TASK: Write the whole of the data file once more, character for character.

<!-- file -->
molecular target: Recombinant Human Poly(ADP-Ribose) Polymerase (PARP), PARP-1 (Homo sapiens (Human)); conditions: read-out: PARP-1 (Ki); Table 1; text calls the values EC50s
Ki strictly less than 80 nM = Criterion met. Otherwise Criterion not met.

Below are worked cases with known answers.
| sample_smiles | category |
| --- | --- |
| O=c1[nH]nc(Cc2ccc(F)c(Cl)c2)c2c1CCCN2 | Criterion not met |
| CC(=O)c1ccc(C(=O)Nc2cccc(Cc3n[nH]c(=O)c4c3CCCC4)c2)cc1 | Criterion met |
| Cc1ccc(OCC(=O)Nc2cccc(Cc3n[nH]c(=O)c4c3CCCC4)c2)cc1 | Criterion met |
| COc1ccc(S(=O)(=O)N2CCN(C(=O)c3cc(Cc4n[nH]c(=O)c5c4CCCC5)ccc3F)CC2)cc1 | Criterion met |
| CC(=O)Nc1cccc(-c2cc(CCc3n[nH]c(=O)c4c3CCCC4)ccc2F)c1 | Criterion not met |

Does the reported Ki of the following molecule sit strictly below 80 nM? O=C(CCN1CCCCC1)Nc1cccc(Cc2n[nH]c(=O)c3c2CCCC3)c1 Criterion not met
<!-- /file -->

molecular target: Recombinant Human Poly(ADP-Ribose) Polymerase (PARP), PARP-1 (Homo sapiens (Human)); conditions: read-out: PARP-1 (Ki); Table 1; text calls the values EC50s
Ki strictly less than 80 nM = Criterion met. Otherwise Criterion not met.

Below are worked cases with known answers.
| sample_smiles | category |
| --- | --- |
| O=c1[nH]nc(Cc2ccc(F)c(Cl)c2)c2c1CCCN2 | Criterion not met |
| CC(=O)c1ccc(C(=O)Nc2cccc(Cc3n[nH]c(=O)c4c3CCCC4)c2)cc1 | Criterion met |
| Cc1ccc(OCC(=O)Nc2cccc(Cc3n[nH]c(=O)c4c3CCCC4)c2)cc1 | Criterion met |
| COc1ccc(S(=O)(=O)N2CCN(C(=O)c3cc(Cc4n[nH]c(=O)c5c4CCCC5)ccc3F)CC2)cc1 | Criterion met |
| CC(=O)Nc1cccc(-c2cc(CCc3n[nH]c(=O)c4c3CCCC4)ccc2F)c1 | Criterion not met |

Does the reported Ki of the following molecule sit strictly below 80 nM? O=C(CCN1CCCCC1)Nc1cccc(Cc2n[nH]c(=O)c3c2CCCC3)c1 Criterion not met